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2. “God loves a cheerful man.”

My father, Herman Wouk, at the age of 92 remains one of the smartest and sharpest people I have ever known. A deeply religious Orthodox Jew, he is also the closest person I have ever found to being a “Renaissance Man”.

I remember when I was at Columbia College in 1972 I had gotten all involved with new left politics, in particular Students for a Democratic Society or SDS. I remember going home to visit my parents and spouting off in all directions about what was wrong with the country and the capitalist system that ran it.

The next time I came to visit, my father had re read Karl Marx et al and invited me into his office to discuss it. Needless to say he had a far greater grasp of the subject than I did. I came away with two different feelings. I was amazed and complemented by the fact that he had taken the time to do this. He was in the middle of writing War and Remembrance at the time and had far more important things to concern himself with.

At the same time I was somewhat crushed and humiliated by his undeniable mastery of a subject for which I had the enthusiasm of youth and little more.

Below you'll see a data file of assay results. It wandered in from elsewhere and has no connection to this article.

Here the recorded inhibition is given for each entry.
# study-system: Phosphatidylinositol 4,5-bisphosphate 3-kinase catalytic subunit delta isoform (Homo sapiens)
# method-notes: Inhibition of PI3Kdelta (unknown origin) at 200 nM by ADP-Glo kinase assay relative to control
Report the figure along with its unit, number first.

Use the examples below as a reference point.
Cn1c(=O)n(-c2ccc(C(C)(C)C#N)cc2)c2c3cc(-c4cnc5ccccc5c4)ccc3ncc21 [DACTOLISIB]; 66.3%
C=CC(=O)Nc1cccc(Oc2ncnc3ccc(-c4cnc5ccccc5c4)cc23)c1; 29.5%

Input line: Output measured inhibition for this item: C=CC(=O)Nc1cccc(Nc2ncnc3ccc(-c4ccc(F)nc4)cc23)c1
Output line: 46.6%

Thirty four years later, sitting out in the garden with him at his home in Palm Springs, I confided to him my fears of becoming a burden to all around me.

He acknowledged that what I was going through was extremely difficult, and that what ever I did to deal with it, it was going to be hard.

“There is one thing I have tried to remember when I’d gone through awful times. I don’t know if this will help you. There is an old Jewish saying that ‘God loves a cheerful man’.” And then he added “And so does everyone else…”

I don’t think a single phrase has ever affected me so much in my life. For the next two months I walked around with a smile on my face. I was nice and friendly to every body, including strangers, and to a man they returned those feelings and made me feel happy to be alive even with MS.

And yet… Eventually the hopelessness of my condition began to take its toll. I’ve never been one to accept defeat gracefully, and sitting around waiting under the sword of Damocles without an escape plan was something I couldn’t tolerate.

About a month ago, I visited a friend of mine, Bob. He was one of the first people we met when we moved to Santa Cruz, and is one of the larger figures in what’s left of the psychedelic community. He was friendly with all the greats of the movement from Albert Hofmann to Timothy Leary to Terence McKenna.